2013 Bracket -- Accepting Nominations!

Nominations for next year's saints are currently being accepted from the floor! And the ceiling and the undercroft and the slate roof and any other part of the church that might be  susceptible to a touch of deferred maintenance.

As always, we seek to put together a balanced bracket of saints ancient and modern, Biblical and ecclesiastical representing the breadth and diversity of God’s One, Holy, Catholic, and Apostolic Church. In other words, kindly submit your nominations to the Supreme Executive Committee but don't throw a hissy fit if he/she is not accepted this year. There's always Lent Madness 2014 or Lent Madness 2029.

This year's bracket was formed with input from the Celebrity Bloggers and a Ouija Board (with the Holy Spirit hanging around behind the scenes). But for next year we decided to open the nominations to everybody. Don't worry, the SEC is not suddenly becoming a democratic institution -- the only time democracy rears its ugly head in Lent Madness is during the actual voting. Still, there may well be saints we didn't think of (hard to fathom) or a particular pairing that is worthy of the madness.

We're also considering two or three pre-Lenten play-in match-ups to keep things interesting and whet everyone's voting whistle in the waning days of the Season after the Epiphany.

As you discern saints to nominate, please keep in mind that a number of saints are ineligible for next year’s "saintly smack down." This includes the entire field of Lent Madness 2012 and those saints who made it to the Round of the Elate Eight in 2010 and 2011. Here is a comprehensive list of ineligible saints. Please keep this in mind as you submit your nominations.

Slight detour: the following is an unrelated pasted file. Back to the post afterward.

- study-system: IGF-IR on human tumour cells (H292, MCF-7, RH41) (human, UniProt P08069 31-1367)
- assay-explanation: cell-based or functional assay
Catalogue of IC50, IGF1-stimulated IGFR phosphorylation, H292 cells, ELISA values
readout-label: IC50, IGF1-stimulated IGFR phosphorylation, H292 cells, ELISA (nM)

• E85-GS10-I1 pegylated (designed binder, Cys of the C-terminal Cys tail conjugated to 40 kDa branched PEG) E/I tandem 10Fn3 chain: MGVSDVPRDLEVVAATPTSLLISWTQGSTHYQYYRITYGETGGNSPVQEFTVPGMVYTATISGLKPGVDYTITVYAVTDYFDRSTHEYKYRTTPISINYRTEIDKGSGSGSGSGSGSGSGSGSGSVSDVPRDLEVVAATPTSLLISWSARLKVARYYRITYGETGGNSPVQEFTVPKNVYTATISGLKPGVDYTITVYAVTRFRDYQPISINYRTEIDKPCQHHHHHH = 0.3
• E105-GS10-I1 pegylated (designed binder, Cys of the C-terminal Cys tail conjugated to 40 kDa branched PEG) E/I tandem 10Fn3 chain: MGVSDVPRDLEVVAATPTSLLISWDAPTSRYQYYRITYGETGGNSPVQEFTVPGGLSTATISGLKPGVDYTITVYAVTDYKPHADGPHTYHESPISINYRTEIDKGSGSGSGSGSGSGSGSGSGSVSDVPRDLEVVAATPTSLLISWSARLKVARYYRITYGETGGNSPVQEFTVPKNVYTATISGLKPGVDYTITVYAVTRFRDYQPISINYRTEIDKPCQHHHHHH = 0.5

The field from 2012:

Joan of Arc
Lancelot Andrewes
Mary Magdalene
Augustine of Hippo
Evelyn Underhill
Margaret of Scotland
William Temple
James Lloyd Breck
John Cassian
Thomas the Apostle
David Oakerhater
Martin of Porres
Thomas Cranmer
William Law
Catherine of Siena
Emma of Hawaii
Paul of Tarsus
Theodore of Tarsus
Rose of Lima
Brigid of Kildare
James the Apostle
Dietrich Bonhoeffer
Thomas Merton
Philander Chase
John Patteson

From 2010 & 2011:
Francis of Assisi
Julian of Norwich
Theresa of Avila
Hildegard of Bingen
George Herbert
John Chrysostom
C.S. Lewis
Clare of Assisi
William Tyndale
Thomas Beckett
Vincent of Saragossa


* indicates required

Recent Posts



184 comments on “2013 Bracket -- Accepting Nominations!”

  1. I nominate one who, like Julian of Norwich, hasn't been canonized: the Rev. Fred "Mister" Rogers, who lived his faith by reflecting his Creator's creativity through serving young chikdren and their families. Want details? I've got 'em!

    1. I nominate Lioba--I don't know much about her but think her observed date is September 8th, year unknown.

      1. Please forward this to the committee. I nominate Saint Sebastian (died c. 268) was a Christian saint and martyr, who is said to have been killed during the Roman emperor Diocletian's persecution of Christians. He is commonly depicted in art and literature tied to a post or tree and shot with arrows. This is the most common artistic depiction of Sebastian; however, he was rescued and healed by Irene of Rome before criticising the emperor and being clubbed to death.[1] He is venerated in the Roman Catholic and Orthodox Churches

    2. I am Thoroughly Embarassed that I didn't think of Fred Rogers myself.
      My childhood was not what one would call a "dance around the maypole"....when I came home from school feeling lower than the dust of several kings past, Mr. Rogers ALWAYS made me feel better with the simple yet powerful words that people can like you "just the way you are." the timelessness of this message is just as, no more important today than ever. I will miss this man to the day I die. The morning I learned of his passing, I spent the day at work wiping away tears. I am choking up as I type this.
      We Love You, Fred Rogers. This world is a poorer place without you.